The ‘I love you’ statement should be used only when you truly mean it, Paul. Anytime other than that, it can only come across as insincere, and women can smell it like a dead rat hiding somewhere in your couch.

    Just when I thought we had found some common ground, he throws in a dead rat? Un–flipping–believable.

    Here’s another no-no, Paul. If the barmaid kisses you on your way out of the bar after a night out with the boys, don’t tell your wife you love her six seconds after you get in the front door. Wives are like defense lawyers. They can hone in on feelings of guilt the way a shark races after an injured seal pup.

    Dead rat? Injured seal pup? It’s like an episode from National Geographic!
    Roz slammed the paper closed, then twisted it like a rope before throwing it into the trash receptacle at her feet. What kind of lunatic reads this garbage? She glanced left and right before fishing it back out of the bin. Untwisting the paper turned out to be more difficult than twisting it. Roz pulled out his page and threw the rest back into the bin. She had to trap the page between her knee and her hand to make the crumpled page readable.

    Okay, here’s a question from one of my many female fans.

    Many, my ass. Some redneck on crack cocaine put his sister up to it, I’ll bet.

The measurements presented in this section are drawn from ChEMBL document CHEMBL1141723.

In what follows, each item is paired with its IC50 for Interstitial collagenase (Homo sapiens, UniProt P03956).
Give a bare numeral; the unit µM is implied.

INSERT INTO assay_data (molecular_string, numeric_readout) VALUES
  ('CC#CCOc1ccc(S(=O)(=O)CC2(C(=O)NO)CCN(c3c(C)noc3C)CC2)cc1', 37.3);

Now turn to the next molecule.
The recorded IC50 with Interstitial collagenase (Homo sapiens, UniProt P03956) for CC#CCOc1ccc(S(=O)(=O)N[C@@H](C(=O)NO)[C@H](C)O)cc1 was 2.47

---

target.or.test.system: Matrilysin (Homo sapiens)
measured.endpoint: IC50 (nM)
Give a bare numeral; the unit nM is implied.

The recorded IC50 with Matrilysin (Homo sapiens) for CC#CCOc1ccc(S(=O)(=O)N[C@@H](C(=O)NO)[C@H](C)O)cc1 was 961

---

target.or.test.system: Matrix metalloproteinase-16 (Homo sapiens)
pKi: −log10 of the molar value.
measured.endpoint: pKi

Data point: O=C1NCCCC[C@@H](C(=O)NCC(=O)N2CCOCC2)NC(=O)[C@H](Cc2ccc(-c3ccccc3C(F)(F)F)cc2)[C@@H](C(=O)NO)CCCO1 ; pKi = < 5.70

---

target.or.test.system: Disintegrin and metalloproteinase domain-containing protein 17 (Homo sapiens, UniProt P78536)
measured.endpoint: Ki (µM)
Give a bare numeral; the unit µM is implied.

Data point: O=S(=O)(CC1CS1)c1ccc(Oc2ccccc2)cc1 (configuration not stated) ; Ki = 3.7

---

Nathan, you always seem to know how to turn a lady on. The advice you gave my boyfriend last week about a touch of hot sauce in my jar of organic female lubricant drove me insane. I just wish you had been more precise about your idea of how much ‘a touch’ was. I’ve never been so glad to have had ice cream in the freezer.

    “You’re here early this morning,” Maxine said, as she approached her boss.
    Roz almost fell off her chair. How her assistant had mastered the craft of walking quietly in high heels was beyond her. She crushed the page into a ball and tossed it back into the bin.
    “Nathan been upsetting you again?” Max asked.
    “Nathan? I don’t know what you’re talking about.”
    “Of course you don’t. Mind if I fish it back out and take a look at what he has to say in his column this morning?”
    Roz fixed her with a stare.
    “It’ll save me having to buy my own copy.”
    Roz pouted. “Do what you like. See if I care.” She studied Maxine’s facial expression as her assistant’s eyes moved down the page. Roz’s jaw muscles clenched as a grin spread across Maxine’s face.
    “Hot sauce in the lubricant? You know I’ll have to try that one,” Maxine said. Her grin turned into a laugh. “He’s a genius.”
    “He’s an asshole is what he is,” her boss replied, snatching the page from her assistant.
    “Hey! I wasn’t finished. What’s a number seventy-one?”
    Roz rolled her eyes. “Let’s concentrate on our column for tomorrow, shall we?”